|From:||Henrik Theiling <theiling@...>|
|Date:||Saturday, October 16, 2004, 2:01|
Remi Villatel <maxilys@...> writes:
> Henrik Theiling wrote:
> > What about turning [A] into a pharyngeal semivowel (maybe [?\], but
> > that's the fricative. It still sometimes sounds like an approximant,
> > but there is no CXS, I think)? :-) I personally find pharyngeals
> > quite interesting.
> If I'm not wrong, that should be [A_?\] but I don't think that's possible.
> There should be a reason why all semi-vowel are a variant from a closed vowel.
Hm. But when you pharyngealise [A] (or [a]), you get a narrowing in
the throat (instead of at a (labio-)palatal or a labio-velar one), of
course. I don't think it's that different, but maybe there are clear
definitions of semi-vowels that I am violating with these thoughts.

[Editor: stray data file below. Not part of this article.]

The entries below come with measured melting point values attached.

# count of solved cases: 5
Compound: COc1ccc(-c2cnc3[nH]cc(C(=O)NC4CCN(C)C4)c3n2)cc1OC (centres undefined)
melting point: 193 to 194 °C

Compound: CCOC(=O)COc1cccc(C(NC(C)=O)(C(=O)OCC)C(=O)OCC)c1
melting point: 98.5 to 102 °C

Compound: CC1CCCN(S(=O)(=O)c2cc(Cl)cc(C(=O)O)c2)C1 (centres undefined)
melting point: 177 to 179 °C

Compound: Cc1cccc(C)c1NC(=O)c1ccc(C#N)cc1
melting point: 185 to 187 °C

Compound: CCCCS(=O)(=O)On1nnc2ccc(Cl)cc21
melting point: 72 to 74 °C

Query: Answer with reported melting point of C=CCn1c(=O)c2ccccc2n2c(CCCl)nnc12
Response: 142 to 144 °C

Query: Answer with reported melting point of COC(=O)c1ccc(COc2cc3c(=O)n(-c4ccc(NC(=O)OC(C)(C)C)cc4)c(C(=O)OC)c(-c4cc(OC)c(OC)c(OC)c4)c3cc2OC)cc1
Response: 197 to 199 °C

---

> My theory is that when your mouth is opened, all you can do is to close it
> and produce a diphtongue, so from an opened vowel to a closed vowel. And the
> semi-vowels are just the opposite, from a closed vowel to an opened vowel.
Hmm, in Arabic words like /mu?\al:im/ ('teacher') or /ma?\a:bid/
('temple'), the ?\ really sounds like a semi-vowel to me.
To get back to the point of having really weird semi-vowels, I could
imaging a labialised version like [&\_?\] would be cool. :-)